Exercise 2:Adding Valves to AHU Lines
In this exercise, you add valves to the AHU lines. Dataset On the Constructs tab of Project Navigator, double-click Piping_L03_E02 under Constructs ➤ Piping ➤ Lesson 3. Add a valve 1 Switch to NE Isometric view, and zoom in on the 50 mm pipes connected to the AHUs.

2 On the Accessories tool palette, click the Valve - Globe tool.

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3 In the Add Multi-view Part dialog, for Part Size Name, specify 50 mm Globe Valve - Threaded - Soft seated bronze in the drop-down list. 4 Move to the front AHU pipe, and click the pipe curve connector as shown.

Exercise 2:Adding Valves to AHU Lines | 83

5 Use the compass to rotate it so the handwheel faces out, and press Enter.

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6 Use the elevation grip to place the handwheel at 1200 mm.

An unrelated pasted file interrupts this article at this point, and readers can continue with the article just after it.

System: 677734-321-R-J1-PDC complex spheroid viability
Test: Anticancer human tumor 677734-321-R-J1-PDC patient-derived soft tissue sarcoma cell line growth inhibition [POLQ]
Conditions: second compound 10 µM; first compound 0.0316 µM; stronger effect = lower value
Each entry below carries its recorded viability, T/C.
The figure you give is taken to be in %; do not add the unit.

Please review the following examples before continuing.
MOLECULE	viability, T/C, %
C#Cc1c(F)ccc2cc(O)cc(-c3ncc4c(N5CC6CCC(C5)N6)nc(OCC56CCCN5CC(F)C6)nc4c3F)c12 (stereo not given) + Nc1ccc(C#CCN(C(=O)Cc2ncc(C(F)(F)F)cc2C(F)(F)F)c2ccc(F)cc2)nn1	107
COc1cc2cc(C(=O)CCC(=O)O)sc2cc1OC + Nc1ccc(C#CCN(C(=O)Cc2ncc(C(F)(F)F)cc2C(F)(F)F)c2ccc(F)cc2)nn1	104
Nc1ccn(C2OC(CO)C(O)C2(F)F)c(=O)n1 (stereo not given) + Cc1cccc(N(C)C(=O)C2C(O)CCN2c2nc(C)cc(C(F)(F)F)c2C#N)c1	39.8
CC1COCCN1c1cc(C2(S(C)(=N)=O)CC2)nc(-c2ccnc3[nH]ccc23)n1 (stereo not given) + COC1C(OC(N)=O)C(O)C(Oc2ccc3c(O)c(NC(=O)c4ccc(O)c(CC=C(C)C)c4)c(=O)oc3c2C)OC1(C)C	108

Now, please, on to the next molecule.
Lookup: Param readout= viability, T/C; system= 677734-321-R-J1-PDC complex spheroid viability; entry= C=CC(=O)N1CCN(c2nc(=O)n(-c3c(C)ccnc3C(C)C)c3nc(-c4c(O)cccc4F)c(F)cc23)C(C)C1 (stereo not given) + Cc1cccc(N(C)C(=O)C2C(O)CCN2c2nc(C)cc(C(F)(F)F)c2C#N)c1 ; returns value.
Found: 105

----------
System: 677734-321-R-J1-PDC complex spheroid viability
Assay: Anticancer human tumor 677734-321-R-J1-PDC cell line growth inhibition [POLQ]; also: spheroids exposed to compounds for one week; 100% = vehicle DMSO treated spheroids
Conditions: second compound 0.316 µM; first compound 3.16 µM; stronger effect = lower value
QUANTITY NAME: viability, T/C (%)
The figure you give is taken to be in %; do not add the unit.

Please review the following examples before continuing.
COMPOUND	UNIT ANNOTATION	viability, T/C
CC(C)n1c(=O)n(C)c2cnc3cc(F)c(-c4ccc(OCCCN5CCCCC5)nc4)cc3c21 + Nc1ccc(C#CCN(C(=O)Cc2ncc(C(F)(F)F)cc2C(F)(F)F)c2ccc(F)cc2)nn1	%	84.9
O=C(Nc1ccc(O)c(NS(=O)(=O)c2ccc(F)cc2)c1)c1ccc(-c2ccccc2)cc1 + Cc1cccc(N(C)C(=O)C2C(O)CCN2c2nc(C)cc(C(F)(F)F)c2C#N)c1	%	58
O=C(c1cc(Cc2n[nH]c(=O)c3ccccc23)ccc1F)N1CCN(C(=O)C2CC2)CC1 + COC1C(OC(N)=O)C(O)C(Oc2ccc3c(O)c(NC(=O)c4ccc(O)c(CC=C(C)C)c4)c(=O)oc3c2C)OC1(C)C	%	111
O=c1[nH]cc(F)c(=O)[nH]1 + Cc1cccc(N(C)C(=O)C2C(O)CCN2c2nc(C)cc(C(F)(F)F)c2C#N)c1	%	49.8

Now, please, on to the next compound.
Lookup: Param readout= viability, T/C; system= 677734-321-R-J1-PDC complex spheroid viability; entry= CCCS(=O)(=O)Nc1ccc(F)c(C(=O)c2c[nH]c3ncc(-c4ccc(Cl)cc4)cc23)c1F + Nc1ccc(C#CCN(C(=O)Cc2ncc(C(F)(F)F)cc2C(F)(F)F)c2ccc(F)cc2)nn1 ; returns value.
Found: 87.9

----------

Exercise 2:Adding Valves to AHU Lines | 85

7 Pan and zoom to the pipe on the other AHU, and repeat the 3 previous steps to add a valve as shown.

8 Close the drawing without saving. In this exercise, you added valves to the pipes connected to the AHUs.

Exercise 3:Adding Pipe Size Labels
In this exercise, you add pipe size labels to annotate the piping system. Dataset On the Constructs tab of Project Navigator, double-click Piping_L03_E03 under Constructs ➤ Piping ➤ Lesson 3. 1 On the Annotation tool palette, click the Label tool.

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2 On the Properties palette under General, specify Standard for Style and One by one for Layout method.

3 Select the pipe shown, and press Enter.